LYMErix is not a treatment for Lyme disease.

As with any vaccine, LYMErix may not protect 100% of individuals. The vaccine should not be administered to persons outside of the indicated age range.


LYMErix is contraindicated in people with known hypersensitivity to any component of the vaccine.



LYMErix will not prevent disease in those who have unrecognized infection at the time of vaccination. LYMErix will not provide protection against other tick-borne diseases such as babesiosis or ehrlichiosis.

Treatment-resistant Lyme arthritis (antibiotic refractory), a rare complication of B. burgdorferi infection, has been associated with immune reactivity to OspA of B. burgdorferi . 24 Since the underlying etiology is not clearly understood, it is recommended that LYMErix not be administered to such patients.

As with other vaccines, although a moderate or severe febrile illness is sufficient reason to postpone vaccination, minor illnesses such as mild upper respiratory infections with or without low-grade fever are not contraindications. 25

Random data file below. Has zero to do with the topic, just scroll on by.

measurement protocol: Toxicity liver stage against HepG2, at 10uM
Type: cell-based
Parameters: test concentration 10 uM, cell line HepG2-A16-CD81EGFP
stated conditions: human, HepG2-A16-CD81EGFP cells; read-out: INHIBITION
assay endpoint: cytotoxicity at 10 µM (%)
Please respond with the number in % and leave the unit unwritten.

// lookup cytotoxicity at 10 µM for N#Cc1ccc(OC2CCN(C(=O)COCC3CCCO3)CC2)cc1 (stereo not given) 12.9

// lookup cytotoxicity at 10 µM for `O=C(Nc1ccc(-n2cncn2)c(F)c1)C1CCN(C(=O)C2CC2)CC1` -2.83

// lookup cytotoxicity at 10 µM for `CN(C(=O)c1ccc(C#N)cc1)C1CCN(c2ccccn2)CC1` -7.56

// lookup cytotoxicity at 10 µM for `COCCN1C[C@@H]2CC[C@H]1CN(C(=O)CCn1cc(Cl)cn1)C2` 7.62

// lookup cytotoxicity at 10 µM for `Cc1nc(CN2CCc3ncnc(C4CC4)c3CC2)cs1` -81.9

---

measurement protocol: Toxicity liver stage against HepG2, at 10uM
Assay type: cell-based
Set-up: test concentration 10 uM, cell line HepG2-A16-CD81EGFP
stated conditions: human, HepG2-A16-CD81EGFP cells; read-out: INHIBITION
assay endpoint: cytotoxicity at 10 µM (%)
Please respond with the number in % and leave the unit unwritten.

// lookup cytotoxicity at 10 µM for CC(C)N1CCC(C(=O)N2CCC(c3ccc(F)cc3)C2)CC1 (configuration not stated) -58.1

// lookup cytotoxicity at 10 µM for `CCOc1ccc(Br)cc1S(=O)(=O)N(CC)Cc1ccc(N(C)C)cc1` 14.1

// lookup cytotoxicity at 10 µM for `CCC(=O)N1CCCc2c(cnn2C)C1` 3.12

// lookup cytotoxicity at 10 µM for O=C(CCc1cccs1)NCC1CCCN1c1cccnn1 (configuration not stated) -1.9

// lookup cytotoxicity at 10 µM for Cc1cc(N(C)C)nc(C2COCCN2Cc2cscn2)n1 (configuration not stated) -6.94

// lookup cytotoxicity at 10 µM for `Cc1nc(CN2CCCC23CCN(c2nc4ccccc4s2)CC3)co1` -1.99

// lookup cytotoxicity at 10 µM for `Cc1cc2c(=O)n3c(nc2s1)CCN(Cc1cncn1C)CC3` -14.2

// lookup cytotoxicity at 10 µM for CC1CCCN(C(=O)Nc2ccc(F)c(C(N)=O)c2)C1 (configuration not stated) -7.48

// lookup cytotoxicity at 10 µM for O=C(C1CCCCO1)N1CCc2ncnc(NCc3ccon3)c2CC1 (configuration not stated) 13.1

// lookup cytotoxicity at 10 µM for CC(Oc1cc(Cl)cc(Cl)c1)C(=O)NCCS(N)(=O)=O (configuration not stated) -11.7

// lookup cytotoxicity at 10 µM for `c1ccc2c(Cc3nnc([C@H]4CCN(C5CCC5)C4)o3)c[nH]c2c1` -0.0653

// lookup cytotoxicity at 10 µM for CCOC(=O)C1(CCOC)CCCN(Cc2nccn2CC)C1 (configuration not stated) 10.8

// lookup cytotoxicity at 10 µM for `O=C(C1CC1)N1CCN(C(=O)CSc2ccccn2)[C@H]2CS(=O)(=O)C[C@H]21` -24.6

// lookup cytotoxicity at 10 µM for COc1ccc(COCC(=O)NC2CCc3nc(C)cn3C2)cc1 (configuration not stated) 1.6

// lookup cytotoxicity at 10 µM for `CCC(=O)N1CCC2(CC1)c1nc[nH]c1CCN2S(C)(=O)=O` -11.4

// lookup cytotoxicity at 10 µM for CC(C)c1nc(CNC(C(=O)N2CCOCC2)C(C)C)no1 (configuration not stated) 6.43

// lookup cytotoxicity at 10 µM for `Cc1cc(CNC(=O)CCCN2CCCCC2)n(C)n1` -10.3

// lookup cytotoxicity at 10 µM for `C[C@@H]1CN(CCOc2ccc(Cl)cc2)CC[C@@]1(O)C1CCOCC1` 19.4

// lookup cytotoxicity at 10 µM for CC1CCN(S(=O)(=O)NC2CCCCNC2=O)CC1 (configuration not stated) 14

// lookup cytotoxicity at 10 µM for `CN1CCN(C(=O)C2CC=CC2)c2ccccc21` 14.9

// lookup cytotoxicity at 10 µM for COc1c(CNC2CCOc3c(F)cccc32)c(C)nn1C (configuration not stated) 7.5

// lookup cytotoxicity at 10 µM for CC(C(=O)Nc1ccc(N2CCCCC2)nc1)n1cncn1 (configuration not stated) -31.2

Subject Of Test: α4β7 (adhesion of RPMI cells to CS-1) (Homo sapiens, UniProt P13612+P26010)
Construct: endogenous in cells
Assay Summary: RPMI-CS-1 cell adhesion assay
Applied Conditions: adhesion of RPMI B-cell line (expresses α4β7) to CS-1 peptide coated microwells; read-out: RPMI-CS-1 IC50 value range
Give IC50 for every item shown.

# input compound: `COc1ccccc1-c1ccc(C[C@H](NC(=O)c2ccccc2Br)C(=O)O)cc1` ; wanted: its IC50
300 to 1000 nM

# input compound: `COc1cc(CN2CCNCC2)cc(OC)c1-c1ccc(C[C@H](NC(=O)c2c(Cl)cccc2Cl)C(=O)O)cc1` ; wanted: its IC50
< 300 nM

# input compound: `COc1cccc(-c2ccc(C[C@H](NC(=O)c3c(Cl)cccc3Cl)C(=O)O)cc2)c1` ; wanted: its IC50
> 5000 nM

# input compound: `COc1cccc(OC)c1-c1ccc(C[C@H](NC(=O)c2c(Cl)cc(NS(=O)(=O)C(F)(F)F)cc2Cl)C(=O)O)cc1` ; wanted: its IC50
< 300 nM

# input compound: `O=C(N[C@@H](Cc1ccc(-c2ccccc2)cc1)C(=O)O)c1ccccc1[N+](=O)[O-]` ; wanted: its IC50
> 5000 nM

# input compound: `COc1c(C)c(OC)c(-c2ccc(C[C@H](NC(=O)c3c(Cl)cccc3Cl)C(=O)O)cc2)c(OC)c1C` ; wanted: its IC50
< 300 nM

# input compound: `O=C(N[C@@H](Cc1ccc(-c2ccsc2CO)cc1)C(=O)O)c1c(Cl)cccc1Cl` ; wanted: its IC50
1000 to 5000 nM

Before the injection of any biological, the physician should take all reasonable precautions to prevent allergic or other adverse reactions, including understanding the use of the product concerned, and the nature of the side effects and adverse reactions that may follow its use.

Prior to immunization with any vaccine, the patient' history should be reviewed. The physician should review the patient' immunization history for possible vaccine sensitivity, previous vaccination-related adverse reactions and occurrence of any adverse-event-related symptoms and/or signs, in order to determine the existence of any contraindication to immunization and to allow an assessment of benefits and risks. Epinephrine injection (1:1000) and other appropriate agents used for the control of immediate allergic reactions must be immediately available should an acute anaphylactic reaction occur.